What if VAR handed Man City’s first PL title to Man United?
On The Gab and Juls Show, Dale Johnson wonders how Man City and Man United would look now if City never won their first PL title.
What could have happened? There’s no doubt it was handball, with Figueroa blocking the path of the ball into the area with an outstretched arm. Figueroa was virtually doing a star jump, with his arms away from his body, and there’s no doubt that the VAR would have told the referee he had missed a penalty.
If the resulting spot kick had been scored, it would have turned a loss into at least draw and given United the extra point they needed to be champions at the end of the season.
There would have been no “Agueroooooo” moment, no last-gasp title win for the ages.
Such was City’s new financial power that they were always going to go on to have success, but United winning the Premier League in 2012 could have changed the destiny of several clubs. With a 13th title secured, Sir Alex may well have walked away from Old Trafford there and then, rather than managing on through 2012-13 to make sure he left on a high by winning the league that season.
And it was United’s business in the summer of 2012 that affected other clubs, most notably Arsenal.
United took advantage of Robin van Persie moving into the last year of his contract with the Gunners to woo him away from the Emirates, and he scored 26 goals in 38 Premier League matches to win the Golden Boot and fire United to the title by 11 points. The Gunners just sneaked into the Champions League via the playoff round but suffered an eighth consecutive trophyless campaign. Had Sir Alex have won the league in 2012, perhaps he would have walked away and Van Persie would have stayed at the Emirates.
Premier League 2003-04: Arsenal vs. Portsmouth
Arsenal’s ‘Invincibles’ are no more
What happened? Arsenal‘s “Invincibles” of 2003-04 have been enshrined in English football history for going the entire Premier League season unbeaten — an achievement that matched the efforts of only Preston North End, who were undefeated in the very first Football League season in 1888-89. The 2003-04 campaign is also the last time Arsenal won the domestic title, but Arsene Wenger’s team may not have got past the first few weeks unbeaten had VAR been around 20 years ago.
The Gunners had enjoyed a superb start to the campaign, winning their opening four fixtures. Next up were Portsmouth, newly promoted to the Premier League for the first time in their history after Harry Redknapp had led them to the First Division title.
Pompey had won both home games and drawn their two away fixtures in August before visiting Highbury, as first place in the Premier League table hosted third in north London.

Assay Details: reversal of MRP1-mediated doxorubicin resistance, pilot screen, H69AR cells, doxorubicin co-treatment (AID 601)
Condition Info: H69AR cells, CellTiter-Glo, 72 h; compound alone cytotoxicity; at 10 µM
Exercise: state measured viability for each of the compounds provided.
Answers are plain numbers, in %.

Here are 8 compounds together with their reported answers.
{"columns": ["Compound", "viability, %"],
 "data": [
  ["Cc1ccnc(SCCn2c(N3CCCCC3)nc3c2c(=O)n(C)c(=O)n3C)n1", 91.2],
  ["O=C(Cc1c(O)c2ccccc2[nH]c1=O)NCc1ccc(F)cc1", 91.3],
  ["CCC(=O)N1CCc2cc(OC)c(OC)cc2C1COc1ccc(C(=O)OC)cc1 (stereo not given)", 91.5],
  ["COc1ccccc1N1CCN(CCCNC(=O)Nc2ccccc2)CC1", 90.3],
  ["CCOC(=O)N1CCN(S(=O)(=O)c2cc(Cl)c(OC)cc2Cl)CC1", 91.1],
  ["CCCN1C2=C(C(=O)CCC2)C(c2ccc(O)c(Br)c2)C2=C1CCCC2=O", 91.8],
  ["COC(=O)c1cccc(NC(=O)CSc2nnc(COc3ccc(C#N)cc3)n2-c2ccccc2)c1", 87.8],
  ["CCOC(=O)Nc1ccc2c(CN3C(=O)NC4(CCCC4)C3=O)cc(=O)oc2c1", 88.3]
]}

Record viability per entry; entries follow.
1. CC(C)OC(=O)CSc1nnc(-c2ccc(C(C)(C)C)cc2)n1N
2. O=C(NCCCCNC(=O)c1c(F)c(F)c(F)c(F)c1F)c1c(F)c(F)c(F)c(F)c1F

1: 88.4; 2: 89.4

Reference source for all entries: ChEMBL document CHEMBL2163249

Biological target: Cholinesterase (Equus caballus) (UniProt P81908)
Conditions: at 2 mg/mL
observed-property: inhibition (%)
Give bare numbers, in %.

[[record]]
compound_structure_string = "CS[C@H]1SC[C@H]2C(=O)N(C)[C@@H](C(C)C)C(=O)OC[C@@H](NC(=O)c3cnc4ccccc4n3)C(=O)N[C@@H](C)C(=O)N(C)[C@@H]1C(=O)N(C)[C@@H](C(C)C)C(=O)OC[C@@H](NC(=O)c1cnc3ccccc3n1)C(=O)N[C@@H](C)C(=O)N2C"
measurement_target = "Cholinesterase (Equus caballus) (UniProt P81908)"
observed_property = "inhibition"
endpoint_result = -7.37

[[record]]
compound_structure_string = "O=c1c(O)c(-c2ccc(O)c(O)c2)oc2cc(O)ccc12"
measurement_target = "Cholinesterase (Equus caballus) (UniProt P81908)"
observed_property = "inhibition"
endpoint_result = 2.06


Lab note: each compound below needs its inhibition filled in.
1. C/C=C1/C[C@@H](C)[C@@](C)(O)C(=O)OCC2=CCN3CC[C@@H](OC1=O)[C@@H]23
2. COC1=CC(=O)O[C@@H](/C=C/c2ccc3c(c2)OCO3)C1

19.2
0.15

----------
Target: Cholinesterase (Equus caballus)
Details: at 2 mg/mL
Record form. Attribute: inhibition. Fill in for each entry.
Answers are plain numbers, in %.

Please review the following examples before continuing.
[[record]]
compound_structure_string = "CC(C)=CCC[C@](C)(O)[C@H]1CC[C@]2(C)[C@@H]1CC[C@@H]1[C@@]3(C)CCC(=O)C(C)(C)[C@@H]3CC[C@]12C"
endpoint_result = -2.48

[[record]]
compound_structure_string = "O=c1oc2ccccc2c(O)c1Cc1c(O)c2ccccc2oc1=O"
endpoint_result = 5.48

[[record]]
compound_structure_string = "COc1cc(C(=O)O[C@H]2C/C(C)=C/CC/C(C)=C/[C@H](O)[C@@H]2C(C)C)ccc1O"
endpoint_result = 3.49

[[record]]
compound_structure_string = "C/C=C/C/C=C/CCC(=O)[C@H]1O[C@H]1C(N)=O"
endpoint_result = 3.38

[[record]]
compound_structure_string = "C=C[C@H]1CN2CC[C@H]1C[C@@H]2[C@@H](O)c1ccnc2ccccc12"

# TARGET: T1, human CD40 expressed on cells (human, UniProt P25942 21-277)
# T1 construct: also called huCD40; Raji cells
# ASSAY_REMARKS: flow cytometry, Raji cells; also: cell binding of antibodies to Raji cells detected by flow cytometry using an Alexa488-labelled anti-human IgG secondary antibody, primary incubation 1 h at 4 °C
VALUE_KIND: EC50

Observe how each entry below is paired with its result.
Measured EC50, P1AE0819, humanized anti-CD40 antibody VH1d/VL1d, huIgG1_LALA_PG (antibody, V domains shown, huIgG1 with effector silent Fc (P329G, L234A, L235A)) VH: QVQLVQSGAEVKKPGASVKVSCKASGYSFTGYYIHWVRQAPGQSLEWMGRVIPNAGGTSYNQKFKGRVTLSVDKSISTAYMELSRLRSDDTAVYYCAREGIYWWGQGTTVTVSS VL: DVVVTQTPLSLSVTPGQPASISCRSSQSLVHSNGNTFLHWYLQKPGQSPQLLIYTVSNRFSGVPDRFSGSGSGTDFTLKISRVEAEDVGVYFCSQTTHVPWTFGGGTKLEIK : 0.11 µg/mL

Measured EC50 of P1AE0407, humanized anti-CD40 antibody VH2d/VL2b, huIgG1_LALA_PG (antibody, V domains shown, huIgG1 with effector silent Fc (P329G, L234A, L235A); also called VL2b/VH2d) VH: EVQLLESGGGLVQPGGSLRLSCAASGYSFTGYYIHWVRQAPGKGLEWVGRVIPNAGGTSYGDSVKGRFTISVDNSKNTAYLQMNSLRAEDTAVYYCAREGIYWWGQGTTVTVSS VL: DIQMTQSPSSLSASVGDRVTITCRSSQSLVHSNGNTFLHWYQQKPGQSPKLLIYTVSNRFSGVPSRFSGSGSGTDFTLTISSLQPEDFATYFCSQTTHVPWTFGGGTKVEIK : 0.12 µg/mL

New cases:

Former Tottenham Hotspur forward Teddy Sheringham shocked the Gunners by giving Portsmouth the lead in the 26th minute, but Wenger’s men were given a way back into the game in the 40th minute from the penalty spot.
Arsenal winger Robert Pires burst into the box and moved past defender Dejan Stefanovic before going to ground looking for a penalty. Referee Alan Wiley pointed to the spot, and Thierry Henry stepped up to equalise. The game finished 1-1.
What could have happened? Replays clearly showed that Pires had initiated the contact, moving his leg across and into Stefanovic with no challenge made by the defender. It was a dive; a penalty bought rather than earned.
The VAR would have stepped in to tell the referee to cancel the penalty, and Pires may also have been booked for simulation.
Stefanovic says that Pires even said sorry later on. “After the game, Pires apologised to me: ‘That wasn’t my decision, it was the referee’s, what can I do?’ I accepted that,” he told “Played Up Pompey Too.”
Without that spot kick, Arsenal may not have managed to get back into the game, and a buoyant and in-form Pompey, still riding high off their title-winning season, might well have held out for the victory. The “Invincibles” may never have existed, their unbeaten season brought to an end after five matches.
Arsenal won the Premier League by 11 points that season, so perhaps the result wasn’t likely to cost them the championship. But it may have cost them the badge of honour they wear to this day.
Champions League 2008-09: Chelsea vs. Barcelona
Chelsea through to the final in place of Barca
What happened? Chelsea were eliminated in the second leg of their Champions League semifinal tie by Barcelona on away goals after a 1-1 draw at Stamford Bridge. (The first leg had finished 0-0.) But referee Tom Henning Ovrebo put in one of the most controversial officiating performances in the history of the competition. Ovrebo made a series of contentious decisions, most of them going against Chelsea, and was verbally abused by a clutch of Blues players after the final whistle. Later, he received death threats from fans on the internet, meaning he had to move hotels, be smuggled out of the U.K. and go into hiding for his own safety.